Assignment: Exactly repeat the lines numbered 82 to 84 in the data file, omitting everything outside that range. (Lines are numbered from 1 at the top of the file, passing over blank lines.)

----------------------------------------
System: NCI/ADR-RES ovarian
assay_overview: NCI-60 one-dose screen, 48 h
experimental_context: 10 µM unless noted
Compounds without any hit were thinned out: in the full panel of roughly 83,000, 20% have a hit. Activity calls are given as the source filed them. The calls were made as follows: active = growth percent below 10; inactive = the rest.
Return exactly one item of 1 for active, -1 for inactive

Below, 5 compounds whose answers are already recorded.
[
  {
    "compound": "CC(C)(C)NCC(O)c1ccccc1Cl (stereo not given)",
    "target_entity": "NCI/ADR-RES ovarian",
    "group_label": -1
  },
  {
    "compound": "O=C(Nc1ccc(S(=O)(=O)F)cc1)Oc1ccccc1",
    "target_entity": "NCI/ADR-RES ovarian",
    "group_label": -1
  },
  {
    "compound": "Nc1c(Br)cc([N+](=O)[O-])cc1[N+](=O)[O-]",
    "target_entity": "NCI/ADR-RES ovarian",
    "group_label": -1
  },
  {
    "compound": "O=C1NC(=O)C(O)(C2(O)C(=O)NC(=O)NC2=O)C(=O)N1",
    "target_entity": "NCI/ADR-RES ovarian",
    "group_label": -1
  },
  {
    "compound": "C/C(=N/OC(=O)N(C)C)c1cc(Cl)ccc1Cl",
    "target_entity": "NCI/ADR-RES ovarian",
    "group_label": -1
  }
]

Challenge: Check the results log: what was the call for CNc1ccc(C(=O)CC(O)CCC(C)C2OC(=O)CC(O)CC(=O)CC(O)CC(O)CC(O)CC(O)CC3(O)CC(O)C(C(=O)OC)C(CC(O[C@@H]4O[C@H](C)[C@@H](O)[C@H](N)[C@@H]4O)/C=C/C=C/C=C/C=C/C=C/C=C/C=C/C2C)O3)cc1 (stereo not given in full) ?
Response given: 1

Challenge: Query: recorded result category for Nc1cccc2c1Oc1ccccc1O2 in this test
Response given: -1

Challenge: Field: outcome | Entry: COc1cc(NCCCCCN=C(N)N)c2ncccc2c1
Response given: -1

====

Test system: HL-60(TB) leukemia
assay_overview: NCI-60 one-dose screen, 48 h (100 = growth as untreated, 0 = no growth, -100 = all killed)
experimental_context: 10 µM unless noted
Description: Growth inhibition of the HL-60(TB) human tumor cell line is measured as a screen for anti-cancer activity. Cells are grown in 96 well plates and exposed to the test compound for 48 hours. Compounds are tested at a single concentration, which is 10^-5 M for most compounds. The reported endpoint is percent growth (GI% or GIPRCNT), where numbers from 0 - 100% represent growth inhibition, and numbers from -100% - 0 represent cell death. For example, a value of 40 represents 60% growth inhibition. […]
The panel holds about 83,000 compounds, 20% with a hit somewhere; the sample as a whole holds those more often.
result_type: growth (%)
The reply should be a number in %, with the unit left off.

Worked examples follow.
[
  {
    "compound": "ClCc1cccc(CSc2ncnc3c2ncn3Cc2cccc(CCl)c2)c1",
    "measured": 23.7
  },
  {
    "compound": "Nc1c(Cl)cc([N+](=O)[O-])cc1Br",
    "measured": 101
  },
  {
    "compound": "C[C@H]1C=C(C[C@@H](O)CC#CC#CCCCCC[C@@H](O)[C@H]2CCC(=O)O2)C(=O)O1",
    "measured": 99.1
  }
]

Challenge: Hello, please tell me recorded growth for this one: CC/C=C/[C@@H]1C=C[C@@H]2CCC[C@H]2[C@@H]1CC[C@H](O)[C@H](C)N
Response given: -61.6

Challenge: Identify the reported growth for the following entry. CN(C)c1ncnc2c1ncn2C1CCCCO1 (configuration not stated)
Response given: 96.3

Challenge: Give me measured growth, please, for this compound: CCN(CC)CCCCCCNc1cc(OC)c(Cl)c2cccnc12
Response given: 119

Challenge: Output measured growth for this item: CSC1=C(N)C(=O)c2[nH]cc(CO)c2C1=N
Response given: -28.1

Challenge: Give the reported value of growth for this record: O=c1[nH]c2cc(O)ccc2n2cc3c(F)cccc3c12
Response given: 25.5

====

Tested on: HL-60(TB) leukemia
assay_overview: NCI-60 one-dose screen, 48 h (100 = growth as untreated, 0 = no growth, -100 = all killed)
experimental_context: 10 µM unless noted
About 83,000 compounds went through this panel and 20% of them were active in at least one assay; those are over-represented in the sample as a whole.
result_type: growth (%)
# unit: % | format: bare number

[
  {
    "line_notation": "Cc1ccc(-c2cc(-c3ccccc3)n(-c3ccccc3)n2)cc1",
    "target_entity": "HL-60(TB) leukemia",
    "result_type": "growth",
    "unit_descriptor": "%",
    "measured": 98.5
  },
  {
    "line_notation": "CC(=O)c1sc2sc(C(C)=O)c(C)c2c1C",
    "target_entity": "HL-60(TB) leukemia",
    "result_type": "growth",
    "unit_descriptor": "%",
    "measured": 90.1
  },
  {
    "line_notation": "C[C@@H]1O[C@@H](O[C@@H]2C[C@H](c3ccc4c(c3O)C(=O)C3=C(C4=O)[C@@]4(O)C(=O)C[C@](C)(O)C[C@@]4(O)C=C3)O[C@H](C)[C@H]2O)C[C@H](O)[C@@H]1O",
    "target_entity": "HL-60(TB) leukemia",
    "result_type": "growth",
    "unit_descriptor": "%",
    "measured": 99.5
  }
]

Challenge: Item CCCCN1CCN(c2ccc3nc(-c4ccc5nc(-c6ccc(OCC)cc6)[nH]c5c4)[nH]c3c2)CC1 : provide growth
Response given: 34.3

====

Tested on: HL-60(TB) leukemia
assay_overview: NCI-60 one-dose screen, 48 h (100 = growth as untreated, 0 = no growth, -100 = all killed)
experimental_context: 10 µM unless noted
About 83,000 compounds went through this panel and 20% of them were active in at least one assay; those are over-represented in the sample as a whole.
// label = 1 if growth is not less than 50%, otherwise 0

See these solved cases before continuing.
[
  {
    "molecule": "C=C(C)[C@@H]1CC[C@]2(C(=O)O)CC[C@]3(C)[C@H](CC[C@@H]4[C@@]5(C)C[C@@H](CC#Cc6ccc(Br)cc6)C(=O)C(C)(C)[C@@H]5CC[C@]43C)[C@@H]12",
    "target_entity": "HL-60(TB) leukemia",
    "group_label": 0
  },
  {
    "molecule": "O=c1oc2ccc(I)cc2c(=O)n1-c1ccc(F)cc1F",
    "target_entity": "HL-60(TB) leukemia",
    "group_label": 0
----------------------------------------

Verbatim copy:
    "line_notation": "Cc1ccc(-c2cc(-c3ccccc3)n(-c3ccccc3)n2)cc1",
    "target_entity": "HL-60(TB) leukemia",
    "result_type": "growth",